This does not mean dumping the new ideas, rather melding them into an improved project management process. Agile software development fits in nicely to ‘rolling wave’ planning. Similarly some aspects of PM 2.0 can really help enhance team communication and collaboration. Used wisely, these ideas and technologies simply help improve the way projects work to deliver quality outputs to their clients. This change is really no different to the shift from faxes and carbon copy paper to emails. Good project management has always adapted to use improvements in processes and technology to improve the quality of service provided to the project’s clients. This next wave of improved technologies should be no different.

However, be wary of the zealots suggesting the ‘old ways’ don’t work and should be abandoned and use examples of really bad project management to prove their point. This is even more important if the zealots also advocate employing them to solve all of your problems for a fee. Management fads come and go – modern project management has been generally successful in achieving positive outcomes for well over 50 years now and continues to evolve and improve. For further comment see Glen’s post on: Herding Cats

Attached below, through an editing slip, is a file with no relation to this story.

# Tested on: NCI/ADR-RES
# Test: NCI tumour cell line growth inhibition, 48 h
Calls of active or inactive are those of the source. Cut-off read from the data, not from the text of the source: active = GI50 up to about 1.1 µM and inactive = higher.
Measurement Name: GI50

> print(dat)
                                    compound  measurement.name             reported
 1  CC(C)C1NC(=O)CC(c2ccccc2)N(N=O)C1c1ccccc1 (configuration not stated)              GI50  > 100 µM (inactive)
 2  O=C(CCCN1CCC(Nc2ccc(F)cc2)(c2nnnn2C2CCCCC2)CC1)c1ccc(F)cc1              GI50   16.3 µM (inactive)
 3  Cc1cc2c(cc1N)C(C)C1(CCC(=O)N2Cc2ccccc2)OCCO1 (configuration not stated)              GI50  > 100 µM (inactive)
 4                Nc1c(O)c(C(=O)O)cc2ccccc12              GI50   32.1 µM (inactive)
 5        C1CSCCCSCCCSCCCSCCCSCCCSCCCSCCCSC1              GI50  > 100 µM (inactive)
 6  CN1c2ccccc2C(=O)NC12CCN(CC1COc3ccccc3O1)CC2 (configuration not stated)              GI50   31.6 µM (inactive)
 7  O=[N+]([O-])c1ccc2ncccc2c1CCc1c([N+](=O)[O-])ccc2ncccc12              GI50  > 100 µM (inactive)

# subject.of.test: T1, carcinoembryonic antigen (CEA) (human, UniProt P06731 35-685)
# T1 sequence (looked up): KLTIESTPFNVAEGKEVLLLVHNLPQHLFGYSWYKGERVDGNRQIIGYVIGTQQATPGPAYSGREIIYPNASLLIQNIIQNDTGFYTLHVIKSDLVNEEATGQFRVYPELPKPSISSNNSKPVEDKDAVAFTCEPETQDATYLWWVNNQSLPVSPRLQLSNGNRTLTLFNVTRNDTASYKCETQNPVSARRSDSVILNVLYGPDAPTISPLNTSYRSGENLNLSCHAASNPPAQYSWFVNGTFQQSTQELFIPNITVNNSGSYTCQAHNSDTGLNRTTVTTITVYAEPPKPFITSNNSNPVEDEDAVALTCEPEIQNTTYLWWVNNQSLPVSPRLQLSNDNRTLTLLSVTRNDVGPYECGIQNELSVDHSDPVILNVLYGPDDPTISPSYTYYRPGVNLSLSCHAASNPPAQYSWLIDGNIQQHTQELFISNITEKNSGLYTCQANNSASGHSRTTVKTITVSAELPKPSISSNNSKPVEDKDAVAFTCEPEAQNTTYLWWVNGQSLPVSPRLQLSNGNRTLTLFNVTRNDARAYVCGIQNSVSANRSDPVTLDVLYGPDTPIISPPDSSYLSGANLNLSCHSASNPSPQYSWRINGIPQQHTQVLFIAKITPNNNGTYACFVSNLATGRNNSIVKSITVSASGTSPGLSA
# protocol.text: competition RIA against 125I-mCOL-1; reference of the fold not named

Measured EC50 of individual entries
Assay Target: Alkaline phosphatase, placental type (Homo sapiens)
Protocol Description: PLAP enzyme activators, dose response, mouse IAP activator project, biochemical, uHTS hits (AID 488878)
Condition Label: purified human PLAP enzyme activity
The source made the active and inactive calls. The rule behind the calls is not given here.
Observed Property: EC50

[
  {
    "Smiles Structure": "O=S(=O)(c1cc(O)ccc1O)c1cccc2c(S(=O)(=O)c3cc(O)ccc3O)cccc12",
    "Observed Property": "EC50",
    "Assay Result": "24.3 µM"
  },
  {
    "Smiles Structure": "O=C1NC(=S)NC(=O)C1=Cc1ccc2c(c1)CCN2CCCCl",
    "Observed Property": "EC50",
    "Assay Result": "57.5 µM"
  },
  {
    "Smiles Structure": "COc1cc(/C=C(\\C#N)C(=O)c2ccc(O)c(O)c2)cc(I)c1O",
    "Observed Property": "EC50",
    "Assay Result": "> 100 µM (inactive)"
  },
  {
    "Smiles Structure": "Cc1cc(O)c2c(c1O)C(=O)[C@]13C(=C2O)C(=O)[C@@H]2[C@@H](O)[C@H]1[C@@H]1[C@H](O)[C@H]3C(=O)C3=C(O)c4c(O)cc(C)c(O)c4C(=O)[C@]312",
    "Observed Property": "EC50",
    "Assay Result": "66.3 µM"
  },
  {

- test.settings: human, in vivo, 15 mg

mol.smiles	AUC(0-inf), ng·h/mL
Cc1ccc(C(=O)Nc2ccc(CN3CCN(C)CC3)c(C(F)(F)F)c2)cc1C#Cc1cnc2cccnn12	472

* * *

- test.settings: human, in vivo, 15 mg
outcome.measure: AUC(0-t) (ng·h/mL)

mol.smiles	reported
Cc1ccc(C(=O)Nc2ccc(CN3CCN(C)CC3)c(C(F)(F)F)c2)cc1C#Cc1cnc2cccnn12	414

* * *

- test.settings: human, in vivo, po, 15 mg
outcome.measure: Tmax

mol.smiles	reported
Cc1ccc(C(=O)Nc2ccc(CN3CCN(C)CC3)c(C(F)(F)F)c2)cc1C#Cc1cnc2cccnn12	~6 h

Thoughts on Agile

Following on from a rather lengthy on-line discussion covering various aspects of the interface between the Agile software development methodologies and project management, we have developed a discussion paper that looks at how the two processes can be integrated.

The paper is a ‘work in progress’ aimed at business managers who are new to the concepts of Agile (ie, it is not intended as an Agile manual for IT professionals). Any comments will be appreciated.

The paper can be downloaded from: